In the mid-1990s, after the nor'easters of December 1992 and March 1993 heavily damaged the coast of Rockaway, the Army Corps of Engineers began rebuilding Rockaway Peninsula beaches. They used sands dredged close to shore.[9] Professor Nicholas Coch of Queens College, along with local undergraduate students, was observing the work and its results, replenishing of the beaches along Rockaway when they noticed peculiar items along the coast. The group uncovered hundreds of different artifacts including whiskey bottles, beer mugs, and even a hurricane lamp. The majority of the items were dated around the late 19th century. Coch believes they came from Hog Island, but admits they could have been the result of the 1893 storm's devastation in other nearby resort areas.

Curious about their findings, the Queens College group started to unravel the history of Hog Island. Their research also led to a reassessment of the frequency of major hurricanes in the New York City area (see Analysis, below).[2][10]

Analysis[edit]

The city of New York has averaged a major hurricane approximately every 70 to 80 years throughout its history. It was predicted in 2005 that if the city were to be directly hit by another hurricane of the intensity of the one in 1893, which destroyed Hog Island, the damage was likely to be enormous.[10] In 2012, the effects of Hurricane Sandy in New York were very destructive but was not a worst-case scenario, especially in terms of wind. A landfalling Category 3 or higher would prove to be far more destructive.

References[edit]

  1. ^ Amon, Rhoda (September 30, 2007). "Life Was No Circus". Newsday.com. Archived from the original on September 30, 2007. Retrieved May 3, 2017.
  2. ^ a b c d e Onishi, Norimitsu (March 18, 1997). "Queens Spit Tried to Be a Resort but Sank in a Hurricane". New York Times. Retrieved February 25, 2010.
  3. ^ a b c "ISLAND MOVING TO ARVERNE.; Far Rockaway's Outer Beach Being Washed Away by the Big Waves". The New York Times. August 22, 1893. ISSN 0362-4331. Retrieved May 3, 2017. The outer beach, known as Hog Island, was covered with water to-day at high tide, the waves washing over into the inlet. The storm of last Winter, which cut away the island, wrecking Craig's Pavilion and destroying a number of bathhouses, left only a narrow bar of what had once been a broad beach. Several times the wave have broken into the inlet in various places.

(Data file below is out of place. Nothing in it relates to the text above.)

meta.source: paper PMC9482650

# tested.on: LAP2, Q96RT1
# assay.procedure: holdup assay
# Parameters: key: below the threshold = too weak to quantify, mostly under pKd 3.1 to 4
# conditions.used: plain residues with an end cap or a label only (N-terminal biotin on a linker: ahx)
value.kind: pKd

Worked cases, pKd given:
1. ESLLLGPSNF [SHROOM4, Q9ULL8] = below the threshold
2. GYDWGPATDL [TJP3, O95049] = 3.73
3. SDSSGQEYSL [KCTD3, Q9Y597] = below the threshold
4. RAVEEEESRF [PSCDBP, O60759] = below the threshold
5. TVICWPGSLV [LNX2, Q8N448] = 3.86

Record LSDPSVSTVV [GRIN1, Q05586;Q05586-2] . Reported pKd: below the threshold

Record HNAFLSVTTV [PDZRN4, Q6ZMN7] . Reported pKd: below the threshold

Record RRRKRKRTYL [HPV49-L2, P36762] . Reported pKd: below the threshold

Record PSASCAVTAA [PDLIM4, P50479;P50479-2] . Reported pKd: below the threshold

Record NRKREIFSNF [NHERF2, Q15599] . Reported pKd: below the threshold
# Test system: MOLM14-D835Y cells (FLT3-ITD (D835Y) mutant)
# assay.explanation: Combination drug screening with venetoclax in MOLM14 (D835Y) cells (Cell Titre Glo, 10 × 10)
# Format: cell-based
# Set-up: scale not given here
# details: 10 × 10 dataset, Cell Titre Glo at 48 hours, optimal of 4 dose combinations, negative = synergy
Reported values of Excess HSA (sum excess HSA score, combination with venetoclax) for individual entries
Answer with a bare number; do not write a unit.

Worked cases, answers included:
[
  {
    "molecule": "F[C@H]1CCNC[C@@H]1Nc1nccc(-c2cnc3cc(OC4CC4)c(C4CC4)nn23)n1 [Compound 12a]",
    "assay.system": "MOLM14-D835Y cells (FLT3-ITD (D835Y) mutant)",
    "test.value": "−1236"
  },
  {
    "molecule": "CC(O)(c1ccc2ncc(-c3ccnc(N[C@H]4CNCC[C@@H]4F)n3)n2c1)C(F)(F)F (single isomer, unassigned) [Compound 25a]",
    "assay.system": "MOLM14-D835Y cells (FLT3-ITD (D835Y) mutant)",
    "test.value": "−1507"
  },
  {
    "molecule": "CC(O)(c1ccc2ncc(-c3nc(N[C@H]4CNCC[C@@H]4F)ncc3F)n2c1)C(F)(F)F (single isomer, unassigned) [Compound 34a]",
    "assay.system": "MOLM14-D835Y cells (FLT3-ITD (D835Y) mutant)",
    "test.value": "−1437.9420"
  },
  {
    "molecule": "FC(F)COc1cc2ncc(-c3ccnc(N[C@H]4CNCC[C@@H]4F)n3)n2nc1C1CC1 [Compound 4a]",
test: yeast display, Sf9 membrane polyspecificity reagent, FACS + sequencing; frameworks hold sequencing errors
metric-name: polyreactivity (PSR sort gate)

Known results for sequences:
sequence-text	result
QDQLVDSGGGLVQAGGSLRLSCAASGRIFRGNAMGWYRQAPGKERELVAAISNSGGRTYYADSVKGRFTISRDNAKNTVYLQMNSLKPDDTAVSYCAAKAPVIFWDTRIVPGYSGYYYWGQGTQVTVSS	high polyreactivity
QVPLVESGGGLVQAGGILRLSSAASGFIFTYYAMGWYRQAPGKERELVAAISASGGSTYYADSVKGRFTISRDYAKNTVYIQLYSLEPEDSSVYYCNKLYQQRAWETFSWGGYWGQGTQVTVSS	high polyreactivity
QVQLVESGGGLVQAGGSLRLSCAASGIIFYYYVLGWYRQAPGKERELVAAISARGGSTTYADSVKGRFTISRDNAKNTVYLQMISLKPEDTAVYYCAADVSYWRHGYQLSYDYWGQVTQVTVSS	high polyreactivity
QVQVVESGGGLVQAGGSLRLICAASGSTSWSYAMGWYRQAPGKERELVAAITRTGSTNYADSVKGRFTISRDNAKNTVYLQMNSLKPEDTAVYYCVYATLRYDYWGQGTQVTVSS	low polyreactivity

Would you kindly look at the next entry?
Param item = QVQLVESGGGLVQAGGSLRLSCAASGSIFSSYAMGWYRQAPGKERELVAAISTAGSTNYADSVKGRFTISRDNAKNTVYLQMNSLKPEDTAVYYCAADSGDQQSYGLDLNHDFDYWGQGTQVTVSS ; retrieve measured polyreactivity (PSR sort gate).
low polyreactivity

The island was submerged for a considerable distance to-day. Caffrey's pavilion was surrounded and water covered the floors of Craig's saloon and restaurant. Only a few venturesome bathers attempted to breast the waves.
    It is said by old residents that this is the beginning of the end of Hog Island, and that the ocean will break on the shores of Far Rockaway, as it once did. The sand is being carried down to Arverne, where the beach is being continually widened by the deposits.
  4. ^ ""Hog Island Overwhelmed," The Salt Lake Herald (Salt Lake City, Utah). 1893-01-07". The Salt Lake Herald. January 1, 1893. p. 1. Retrieved May 3, 2017 – via Newspapers.com open access. Far Rockaway, L. I. Jan 6 - The high tides which accompanied the storm during the past thirty-six hours have almost overwhelmed Hog Island. Franks' pavilion and Gibson's bathing house were washed out to sea, and Caffrey's pavilion and other buildings damaged. It is feared if the storm continues the buildings or the beach will be washed away.
  5. ^ "Hog Island Not Washing Away". The World. August 23, 1893. p. 9. Retrieved May 3, 2017 – via Newspapers.com open access.
  6. ^ "Swept by Wind and Rain". The New York Times. August 25, 1893. Archived from the original on July 26, 2018. Retrieved May 3, 2017 – via Newspapers.com open access. Alt URL
  7. ^ a b RSGuskind. "In Honor of Hurricane Season: The Hog Island Story". The Gowanus Lounge. Archived from the original on November 18, 2016. Retrieved March 29, 2014.{{cite web}}: CS1 maint: uses authors parameter (link)
  8. ^ "Effects of the Storm Along the South Shore". The Brooklyn Daily Eagle. February 7, 1896. p. 5. Retrieved May 4, 2017.
  9. ^ "New York City Hurricane". Mega Disasters. Season 1. Episode 3. History.
  10. ^ a b "The Big One". New York Press. July 27, 2005. Retrieved February 25, 2010.

Coordinates: 40°36′04″N 73°39′14″W / 40.601°N 73.654°W / 40.601; -73.654